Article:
Responsible for product design at ZEISS Vision Care

Digitalization enables further individualization of lenses

An important component of increasingly individualized eyeglass lenses is a deeper understanding of visual behavior and oculomotor function. The fact that scientific studies can provide increasingly diverse data and, above all, that this data is becoming usable, is also thanks to the technological progress of intelligent measurement methods. "What's important here are the special technologies that help us advance science and knowledge,” explains Lappe.

ZEISS expert Dr. Christian Lappe wears a so-called eye tracker, which records eye movements and gaze direction. Such mobile eye trackers are used for objective data collection.

ZEISS expert Dr. Christian Lappe wears a so-called eye tracker, which records eye movements and gaze direction. Such mobile eye trackers are used for objective data collection.

The individualization of an eyeglass lens using ZEISS SmartLife Individual 3 as an example

To be able to use the findings of the Global Vision Study 2020/21, more than 12 million data points were clustered and evaluated using Big Data tools. A specially developed algorithm, known as Intelligence Augmented Design (IAD) technology, now enables the information to be transferred to the design of ZEISS SmartLife Individual 3.

The known parameters for ordering a ZEISS SmartLife lens, such as prescription, wearer and frame parameters, reading distance and age, are transferred to the IAD algorithm. This defines vision requirements and then optimizes the decisive design parameters based on the calculated object model and design fingerprints.

The object space model is the simulation of distances and viewing angles.

The object model is the simulation of distances and viewing angles. When adapting a ZEISS SmartLife lens to today's dynamic visual behavior, different distances and viewing angles are considered.

Graphic showing different design fingerprints for lenses.

Schematic representation of the improved distribution of visual zones adapted to individual visual behavior in ZEISS SmartLife Individual 3 lenses.

The design fingerprint or the so-called target design of an eyeglass lens defines the zones of clear vision that transition to the individual visual zones and out-of-focus visual areas on the lens itself. Different design fingerprints are optimized for specific purposes and individual preferences.

“The technology is called Intelligence Augmented Design because it does not replace refraction and questioning at the eye care professional’s. It augments human intelligence with the help of digitized automation,” says Dr. Philipp Jester, responsible for lens design at ZEISS Vision Care.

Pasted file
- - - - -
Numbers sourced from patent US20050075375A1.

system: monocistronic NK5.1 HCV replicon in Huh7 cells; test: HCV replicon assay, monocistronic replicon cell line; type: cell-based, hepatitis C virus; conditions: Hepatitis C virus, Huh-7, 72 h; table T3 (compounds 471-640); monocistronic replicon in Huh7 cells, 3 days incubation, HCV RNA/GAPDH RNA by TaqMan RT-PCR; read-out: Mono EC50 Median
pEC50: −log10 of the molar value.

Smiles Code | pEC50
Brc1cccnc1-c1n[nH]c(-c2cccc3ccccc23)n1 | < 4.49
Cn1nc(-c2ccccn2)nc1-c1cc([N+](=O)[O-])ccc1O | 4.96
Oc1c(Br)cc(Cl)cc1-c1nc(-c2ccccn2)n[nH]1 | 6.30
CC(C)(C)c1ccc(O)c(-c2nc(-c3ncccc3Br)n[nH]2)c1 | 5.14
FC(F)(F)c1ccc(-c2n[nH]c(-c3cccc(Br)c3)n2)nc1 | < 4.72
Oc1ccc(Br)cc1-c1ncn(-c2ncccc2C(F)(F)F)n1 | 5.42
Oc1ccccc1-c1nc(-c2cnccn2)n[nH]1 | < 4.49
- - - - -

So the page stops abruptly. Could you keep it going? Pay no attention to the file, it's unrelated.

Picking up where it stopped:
This means that even if two customers have the same prescription and the same order parameters, they can now receive different lenses adapted to their individual visual needs. "With ZEISS SmartLife Individual 3, we address the individual and not just data," says Weinreich. "Some eyeglasses wearers feel that a pair of glasses just doesn't fit them but can't specify it further. With the IAD algorithm, we can address needs that may not even be consciously described."

The calculation of a ZEISS SmartLife Individual 3 lens prescription in four steps:

Step 1: At the eye care professional’s, objective and subjective refraction is used to define the visual requirements and the appropriate lens. Here, all the necessary details for individualizing the lens are recorded: The frame data, the anatomical data such as the distance between the eyes, the refraction, and the type of lens: single vision, digital or progressive.

Step 2: The improved ZEISS SmartView 2.0 technology then forms the basis of the design: The technology considers the key elements of visual behavior and visual needs of people of all ages in today's connected, on-the-move lifestyle. In other words, the use of visual zones (near, intermediate, far), eye movements and head movements. This step already enables all-day comfortable vision at all distances and in every direction and is the basis of every ZEISS SmartLife lens.

Step 3: The individualization process starts here: The best fitting target for the lens design is created. This is done with the new IAD technology. In simple terms, the eye care professional's data – the specified lens type, the individual prescription, the wearer and frame data, and the person's age – are compared with the age-dependent visual behavior profiles in the database and appropriate optimizations are made. In this way, the optimal design target is selected.